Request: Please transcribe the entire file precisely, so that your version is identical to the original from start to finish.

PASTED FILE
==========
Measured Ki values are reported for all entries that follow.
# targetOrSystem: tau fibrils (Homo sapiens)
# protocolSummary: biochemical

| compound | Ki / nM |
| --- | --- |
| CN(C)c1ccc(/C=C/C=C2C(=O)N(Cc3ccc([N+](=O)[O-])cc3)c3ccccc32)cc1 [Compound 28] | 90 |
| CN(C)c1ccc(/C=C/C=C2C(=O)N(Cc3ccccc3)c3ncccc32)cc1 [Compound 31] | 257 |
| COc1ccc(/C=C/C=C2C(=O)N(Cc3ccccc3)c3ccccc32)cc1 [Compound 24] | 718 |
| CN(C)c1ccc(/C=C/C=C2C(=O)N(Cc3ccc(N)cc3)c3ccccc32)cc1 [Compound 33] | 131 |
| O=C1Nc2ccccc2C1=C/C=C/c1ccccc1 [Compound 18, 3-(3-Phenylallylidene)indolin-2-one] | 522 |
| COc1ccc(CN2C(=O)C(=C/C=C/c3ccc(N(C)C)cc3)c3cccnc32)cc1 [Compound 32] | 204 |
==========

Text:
Measured Ki values are reported for all entries that follow.
# targetOrSystem: tau fibrils (Homo sapiens)
# protocolSummary: biochemical

| compound | Ki / nM |
| --- | --- |
| CN(C)c1ccc(/C=C/C=C2C(=O)N(Cc3ccc([N+](=O)[O-])cc3)c3ccccc32)cc1 [Compound 28] | 90 |
| CN(C)c1ccc(/C=C/C=C2C(=O)N(Cc3ccccc3)c3ncccc32)cc1 [Compound 31] | 257 |
| COc1ccc(/C=C/C=C2C(=O)N(Cc3ccccc3)c3ccccc32)cc1 [Compound 24] | 718 |
| CN(C)c1ccc(/C=C/C=C2C(=O)N(Cc3ccc(N)cc3)c3ccccc32)cc1 [Compound 33] | 131 |
| O=C1Nc2ccccc2C1=C/C=C/c1ccccc1 [Compound 18, 3-(3-Phenylallylidene)indolin-2-one] | 522 |
| COc1ccc(CN2C(=O)C(=C/C=C/c3ccc(N(C)C)cc3)c3cccnc32)cc1 [Compound 32] | 204 |